# On a scale of 1 to String, how speculative is this?

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1. Aug 18, 2015

### BiGyElLoWhAt

http://arxiv.org/abs/1503.09158
Is this a legitimite thing? I've never heard of 4th color charge or quark-lepton unification.

2. Aug 18, 2015

### marcus

3. Aug 18, 2015

### BiGyElLoWhAt

Nothing really stood out to me, other than Citation count, affilliations, and the lack of collaboration. His fields of study seemed to be all semi-related. Is there something that I should be looking at specifically here?

4. Aug 18, 2015

### David Horgan

5. Aug 18, 2015

### BiGyElLoWhAt

Man, so much stuff to go through. Thanks for the links, hopefully I can make it through them. Normally anything in this realm leads me down a trail of breadcrumbs in order to understand one paper. It'd be so cool to know stuff and not have to look it up everytime haha.

6. Aug 18, 2015

### BiGyElLoWhAt

I don't understand this on the princeton link:
"3)If appropriate spontaneous-symmetry breaking is postulated, there is the (logically independant) possibility of baryonic quarks transforming into leptons, with a violation of baryon and lepton number conservation"

They say previously that all models of guage interactions share these qualities. Isn't the standard model a gauge theory? If not then I suppose my question is irrelevant. This seems like a contradiction, since, I believe, SM predicts these 2 conservations.

7. Aug 18, 2015

### BiGyElLoWhAt

So upon some google searching, yes it is a gauge theory. So I guess my question really is what is the "appropriate spontaneous symmetry breaking" to violate this conservation? In undergrad terms would be great!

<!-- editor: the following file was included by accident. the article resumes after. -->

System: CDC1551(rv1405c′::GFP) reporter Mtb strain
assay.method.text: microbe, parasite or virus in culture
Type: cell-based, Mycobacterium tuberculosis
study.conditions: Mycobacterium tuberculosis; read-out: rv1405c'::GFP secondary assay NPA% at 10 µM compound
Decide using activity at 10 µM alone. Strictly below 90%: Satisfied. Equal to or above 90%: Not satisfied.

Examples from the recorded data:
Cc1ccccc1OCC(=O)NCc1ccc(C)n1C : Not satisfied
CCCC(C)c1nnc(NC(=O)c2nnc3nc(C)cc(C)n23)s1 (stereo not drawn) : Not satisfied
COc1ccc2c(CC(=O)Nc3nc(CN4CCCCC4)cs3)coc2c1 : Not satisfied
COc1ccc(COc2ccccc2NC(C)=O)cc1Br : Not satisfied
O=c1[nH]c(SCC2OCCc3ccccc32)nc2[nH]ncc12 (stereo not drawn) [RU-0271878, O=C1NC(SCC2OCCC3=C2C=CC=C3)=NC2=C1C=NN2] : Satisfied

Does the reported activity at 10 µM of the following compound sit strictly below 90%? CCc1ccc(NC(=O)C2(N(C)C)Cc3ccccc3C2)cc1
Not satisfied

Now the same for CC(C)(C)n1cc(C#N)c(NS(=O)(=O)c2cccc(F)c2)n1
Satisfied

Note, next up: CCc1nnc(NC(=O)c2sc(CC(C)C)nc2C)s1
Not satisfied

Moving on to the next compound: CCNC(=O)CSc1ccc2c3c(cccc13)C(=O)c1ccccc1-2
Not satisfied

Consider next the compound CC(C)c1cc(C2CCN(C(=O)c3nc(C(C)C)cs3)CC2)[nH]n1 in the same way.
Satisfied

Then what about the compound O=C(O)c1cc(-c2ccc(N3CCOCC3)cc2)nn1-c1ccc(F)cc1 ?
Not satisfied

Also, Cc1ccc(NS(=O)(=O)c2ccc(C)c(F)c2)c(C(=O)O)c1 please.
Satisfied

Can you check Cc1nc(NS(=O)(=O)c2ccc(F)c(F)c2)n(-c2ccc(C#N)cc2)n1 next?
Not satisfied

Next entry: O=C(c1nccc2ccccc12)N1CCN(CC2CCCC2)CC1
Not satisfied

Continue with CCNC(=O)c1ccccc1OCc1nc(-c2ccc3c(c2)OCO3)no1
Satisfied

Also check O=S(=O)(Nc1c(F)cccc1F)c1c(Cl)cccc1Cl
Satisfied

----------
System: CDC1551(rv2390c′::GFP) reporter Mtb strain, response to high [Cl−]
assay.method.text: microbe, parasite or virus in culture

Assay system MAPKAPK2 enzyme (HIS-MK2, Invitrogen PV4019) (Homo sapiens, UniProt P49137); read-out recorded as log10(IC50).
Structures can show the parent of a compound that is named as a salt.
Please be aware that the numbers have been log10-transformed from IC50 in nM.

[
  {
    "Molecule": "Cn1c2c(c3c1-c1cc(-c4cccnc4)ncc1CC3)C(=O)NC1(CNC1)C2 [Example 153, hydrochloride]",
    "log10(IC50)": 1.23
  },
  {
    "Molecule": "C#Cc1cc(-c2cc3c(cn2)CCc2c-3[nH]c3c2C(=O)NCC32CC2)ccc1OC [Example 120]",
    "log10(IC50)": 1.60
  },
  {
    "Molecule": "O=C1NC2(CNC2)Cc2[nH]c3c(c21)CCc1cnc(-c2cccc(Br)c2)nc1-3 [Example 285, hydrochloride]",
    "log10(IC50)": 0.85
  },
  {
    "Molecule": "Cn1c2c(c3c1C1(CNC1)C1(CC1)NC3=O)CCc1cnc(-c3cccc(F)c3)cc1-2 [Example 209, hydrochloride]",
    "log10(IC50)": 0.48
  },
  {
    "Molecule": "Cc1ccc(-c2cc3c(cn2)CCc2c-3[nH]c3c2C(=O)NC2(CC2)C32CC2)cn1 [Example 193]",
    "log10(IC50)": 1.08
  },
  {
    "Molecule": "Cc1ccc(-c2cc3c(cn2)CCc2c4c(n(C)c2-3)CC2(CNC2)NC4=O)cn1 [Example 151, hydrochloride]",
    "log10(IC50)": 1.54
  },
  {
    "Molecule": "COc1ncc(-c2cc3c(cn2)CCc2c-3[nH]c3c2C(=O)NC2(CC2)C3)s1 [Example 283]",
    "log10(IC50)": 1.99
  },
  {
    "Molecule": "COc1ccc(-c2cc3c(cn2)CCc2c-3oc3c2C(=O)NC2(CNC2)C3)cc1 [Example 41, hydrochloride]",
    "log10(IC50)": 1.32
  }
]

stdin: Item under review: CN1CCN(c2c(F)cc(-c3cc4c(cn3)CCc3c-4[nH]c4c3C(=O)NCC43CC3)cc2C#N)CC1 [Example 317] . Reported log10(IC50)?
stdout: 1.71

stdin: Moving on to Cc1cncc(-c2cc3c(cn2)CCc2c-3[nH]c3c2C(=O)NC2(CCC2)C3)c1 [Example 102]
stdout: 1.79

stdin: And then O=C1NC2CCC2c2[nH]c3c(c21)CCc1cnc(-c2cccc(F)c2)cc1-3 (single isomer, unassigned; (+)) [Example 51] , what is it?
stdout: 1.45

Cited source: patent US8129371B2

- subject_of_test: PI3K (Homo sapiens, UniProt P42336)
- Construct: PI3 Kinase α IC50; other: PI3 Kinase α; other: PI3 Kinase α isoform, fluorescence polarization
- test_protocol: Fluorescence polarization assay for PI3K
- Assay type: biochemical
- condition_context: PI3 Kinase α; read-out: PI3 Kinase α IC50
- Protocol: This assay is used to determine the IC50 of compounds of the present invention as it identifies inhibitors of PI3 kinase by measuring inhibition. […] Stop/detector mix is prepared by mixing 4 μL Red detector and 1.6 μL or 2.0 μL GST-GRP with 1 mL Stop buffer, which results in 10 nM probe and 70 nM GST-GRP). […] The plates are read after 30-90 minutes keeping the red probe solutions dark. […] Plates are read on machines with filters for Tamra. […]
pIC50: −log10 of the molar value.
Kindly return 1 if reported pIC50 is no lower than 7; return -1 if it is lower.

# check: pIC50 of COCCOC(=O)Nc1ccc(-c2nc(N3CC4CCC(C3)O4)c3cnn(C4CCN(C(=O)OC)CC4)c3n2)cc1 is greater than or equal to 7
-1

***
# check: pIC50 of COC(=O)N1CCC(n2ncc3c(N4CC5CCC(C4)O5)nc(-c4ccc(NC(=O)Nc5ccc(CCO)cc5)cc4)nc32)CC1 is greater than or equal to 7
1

8. Aug 18, 2015

### arivero

In ttyplical 4th colour models, two things happen when going down from SU(4) to SU(3): the diagonal traceless matrix (-1, +1/3, +1/3, + 1/3) is assigned to represent a quantum number that is the difference between Barion and Lepton number of a particle. We call it B-L. And we are still left with 14 "4th-gluons" that we need to reduce to 8... the other 6 are the ones changing from quark to lepton and back, so violating the previous quantum number.

9. Aug 18, 2015

### BiGyElLoWhAt

That kind of reminds me of a commutator, at least in the way that you explained it. Does that stem from the same principles, by any chance?

10. Aug 18, 2015

### arivero

Well, it is a U(1) generator that is expected to conmute with the broken group. Usually they break SU(4) down to SU(3) x U(1) but the U(1) is not electromagnetism (can not be, as EM comes from the electroweak force) but is is still a U(1), and works as a "B-L" label to separate quarks from leptons. I believe to remember that there was different positions about if it should be considered a gauge group generator or simply a global symmetry, and there was some attempts to mix it with the U(1) from the electroweak part.

11. Aug 18, 2015

### ohwilleke

It is an idea that has been around for a long time and is much less ambitious than supersymmetry or string theory, for example. There isn't any positive empirical evidence for it, but it is a way to play with numbers that seems to provide some unification. One of the motivations for it is to explain baryongenesis and the matter-antimatter asymmetry of the universe. But, there isn't really any consensus on when this BSM physics would start to manifest itself.

12. Aug 19, 2015

### BiGyElLoWhAt

I just find it really attractive because everythin ultimitely ends up getting broken down into 2 types of parties in the preon theories theyre talking about. I find the fact that quarks are fundamental hard to believe.

13. Aug 19, 2015

### BiGyElLoWhAt

What do you mean it usually gets broken down versus built up? If I understood what I read out of the article and links provided, they're building SU (4)

14. Aug 19, 2015

### BiGyElLoWhAt

Ok, after a shower and some coffee, I think I see what you both are saying. So with regards to the assymetry,
https://en.wikipedia.org/wiki/Rishon_model
This seems to not so much explain it, but discount it, as electrons are made up of anti-Thirds.

With respect to the U(3)xU(1), are you referencing this:
$\left ( \begin{array}{c} F_1 \\ F_2 \\ F_3 \\ F_4 \\ \end{array} \right )$ $\otimes \left ( \begin{array}{cccc} B_1 & B_2 & B_3 & B_4 \\ \end{array} \right )$
Alright, I'm sorry, I know this is just a box of code, but I can't seem to find what's wrong with it. Hopefully this makes sense...

HOLY CRAP... that one \...

Also, slightly off topic, but not necessarily:
Is the difference between U(n) and SU(n) just the determinant? Or is there more to it?

Last edited: Aug 19, 2015
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